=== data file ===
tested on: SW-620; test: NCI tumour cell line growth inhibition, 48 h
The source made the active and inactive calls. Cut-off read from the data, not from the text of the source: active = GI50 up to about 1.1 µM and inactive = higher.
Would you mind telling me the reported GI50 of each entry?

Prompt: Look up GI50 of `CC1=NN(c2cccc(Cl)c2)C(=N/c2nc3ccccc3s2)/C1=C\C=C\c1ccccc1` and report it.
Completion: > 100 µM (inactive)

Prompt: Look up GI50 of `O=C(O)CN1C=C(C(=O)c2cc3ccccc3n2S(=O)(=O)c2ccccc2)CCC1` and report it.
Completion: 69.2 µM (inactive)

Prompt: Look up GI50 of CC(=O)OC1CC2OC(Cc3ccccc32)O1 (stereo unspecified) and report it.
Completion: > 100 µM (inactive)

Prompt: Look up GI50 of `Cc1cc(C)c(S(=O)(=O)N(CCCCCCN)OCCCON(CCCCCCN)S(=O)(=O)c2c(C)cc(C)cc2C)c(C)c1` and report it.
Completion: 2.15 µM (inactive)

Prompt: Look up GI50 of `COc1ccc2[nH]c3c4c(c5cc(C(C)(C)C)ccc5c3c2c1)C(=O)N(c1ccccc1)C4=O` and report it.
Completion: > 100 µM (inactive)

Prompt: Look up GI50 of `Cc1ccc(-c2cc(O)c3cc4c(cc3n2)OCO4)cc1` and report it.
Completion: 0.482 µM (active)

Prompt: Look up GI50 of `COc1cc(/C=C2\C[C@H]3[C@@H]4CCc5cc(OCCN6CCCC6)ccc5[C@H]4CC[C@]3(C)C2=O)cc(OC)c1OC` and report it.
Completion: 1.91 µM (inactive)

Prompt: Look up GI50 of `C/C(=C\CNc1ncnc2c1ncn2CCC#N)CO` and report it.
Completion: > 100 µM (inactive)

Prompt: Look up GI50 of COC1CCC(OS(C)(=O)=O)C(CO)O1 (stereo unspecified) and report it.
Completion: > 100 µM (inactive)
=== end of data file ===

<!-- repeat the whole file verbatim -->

tested on: SW-620; test: NCI tumour cell line growth inhibition, 48 h
The source made the active and inactive calls. Cut-off read from the data, not from the text of the source: active = GI50 up to about 1.1 µM and inactive = higher.
Would you mind telling me the reported GI50 of each entry?

Prompt: Look up GI50 of `CC1=NN(c2cccc(Cl)c2)C(=N/c2nc3ccccc3s2)/C1=C\C=C\c1ccccc1` and report it.
Completion: > 100 µM (inactive)

Prompt: Look up GI50 of `O=C(O)CN1C=C(C(=O)c2cc3ccccc3n2S(=O)(=O)c2ccccc2)CCC1` and report it.
Completion: 69.2 µM (inactive)

Prompt: Look up GI50 of CC(=O)OC1CC2OC(Cc3ccccc32)O1 (stereo unspecified) and report it.
Completion: > 100 µM (inactive)

Prompt: Look up GI50 of `Cc1cc(C)c(S(=O)(=O)N(CCCCCCN)OCCCON(CCCCCCN)S(=O)(=O)c2c(C)cc(C)cc2C)c(C)c1` and report it.
Completion: 2.15 µM (inactive)

Prompt: Look up GI50 of `COc1ccc2[nH]c3c4c(c5cc(C(C)(C)C)ccc5c3c2c1)C(=O)N(c1ccccc1)C4=O` and report it.
Completion: > 100 µM (inactive)

Prompt: Look up GI50 of `Cc1ccc(-c2cc(O)c3cc4c(cc3n2)OCO4)cc1` and report it.
Completion: 0.482 µM (active)

Prompt: Look up GI50 of `COc1cc(/C=C2\C[C@H]3[C@@H]4CCc5cc(OCCN6CCCC6)ccc5[C@H]4CC[C@]3(C)C2=O)cc(OC)c1OC` and report it.
Completion: 1.91 µM (inactive)

Prompt: Look up GI50 of `C/C(=C\CNc1ncnc2c1ncn2CCC#N)CO` and report it.
Completion: > 100 µM (inactive)

Prompt: Look up GI50 of COC1CCC(OS(C)(=O)=O)C(CO)O1 (stereo unspecified) and report it.
Completion: > 100 µM (inactive)